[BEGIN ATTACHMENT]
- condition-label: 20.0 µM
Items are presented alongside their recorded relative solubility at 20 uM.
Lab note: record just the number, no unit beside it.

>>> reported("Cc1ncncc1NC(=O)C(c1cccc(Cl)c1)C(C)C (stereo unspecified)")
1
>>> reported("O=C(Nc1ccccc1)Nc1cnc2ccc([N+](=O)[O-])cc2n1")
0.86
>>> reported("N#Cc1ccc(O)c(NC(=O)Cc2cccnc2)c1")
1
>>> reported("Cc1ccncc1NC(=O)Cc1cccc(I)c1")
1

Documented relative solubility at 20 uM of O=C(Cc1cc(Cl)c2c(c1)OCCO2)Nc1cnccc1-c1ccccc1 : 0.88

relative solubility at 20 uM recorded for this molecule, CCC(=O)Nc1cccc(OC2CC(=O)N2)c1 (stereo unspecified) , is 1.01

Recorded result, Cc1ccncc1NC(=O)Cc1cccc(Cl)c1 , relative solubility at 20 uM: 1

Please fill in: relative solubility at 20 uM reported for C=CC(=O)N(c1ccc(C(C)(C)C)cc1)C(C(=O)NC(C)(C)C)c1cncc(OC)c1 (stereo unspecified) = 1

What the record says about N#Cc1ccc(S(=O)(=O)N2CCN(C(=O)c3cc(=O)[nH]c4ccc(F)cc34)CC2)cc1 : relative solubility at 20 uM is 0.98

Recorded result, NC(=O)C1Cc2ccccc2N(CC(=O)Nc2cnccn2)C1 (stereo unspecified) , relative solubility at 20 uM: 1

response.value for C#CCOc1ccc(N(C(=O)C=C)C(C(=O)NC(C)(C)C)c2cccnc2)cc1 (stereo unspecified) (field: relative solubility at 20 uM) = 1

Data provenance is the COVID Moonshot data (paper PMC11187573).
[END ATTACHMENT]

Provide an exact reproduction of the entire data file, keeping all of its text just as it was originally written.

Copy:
- condition-label: 20.0 µM
Items are presented alongside their recorded relative solubility at 20 uM.
Lab note: record just the number, no unit beside it.

>>> reported("Cc1ncncc1NC(=O)C(c1cccc(Cl)c1)C(C)C (stereo unspecified)")
1
>>> reported("O=C(Nc1ccccc1)Nc1cnc2ccc([N+](=O)[O-])cc2n1")
0.86
>>> reported("N#Cc1ccc(O)c(NC(=O)Cc2cccnc2)c1")
1
>>> reported("Cc1ccncc1NC(=O)Cc1cccc(I)c1")
1

Documented relative solubility at 20 uM of O=C(Cc1cc(Cl)c2c(c1)OCCO2)Nc1cnccc1-c1ccccc1 : 0.88

relative solubility at 20 uM recorded for this molecule, CCC(=O)Nc1cccc(OC2CC(=O)N2)c1 (stereo unspecified) , is 1.01

Recorded result, Cc1ccncc1NC(=O)Cc1cccc(Cl)c1 , relative solubility at 20 uM: 1

Please fill in: relative solubility at 20 uM reported for C=CC(=O)N(c1ccc(C(C)(C)C)cc1)C(C(=O)NC(C)(C)C)c1cncc(OC)c1 (stereo unspecified) = 1

What the record says about N#Cc1ccc(S(=O)(=O)N2CCN(C(=O)c3cc(=O)[nH]c4ccc(F)cc34)CC2)cc1 : relative solubility at 20 uM is 0.98

Recorded result, NC(=O)C1Cc2ccccc2N(CC(=O)Nc2cnccn2)C1 (stereo unspecified) , relative solubility at 20 uM: 1

response.value for C#CCOc1ccc(N(C(=O)C=C)C(C(=O)NC(C)(C)C)c2cccnc2)cc1 (stereo unspecified) (field: relative solubility at 20 uM) = 1

Data provenance is the COVID Moonshot data (paper PMC11187573).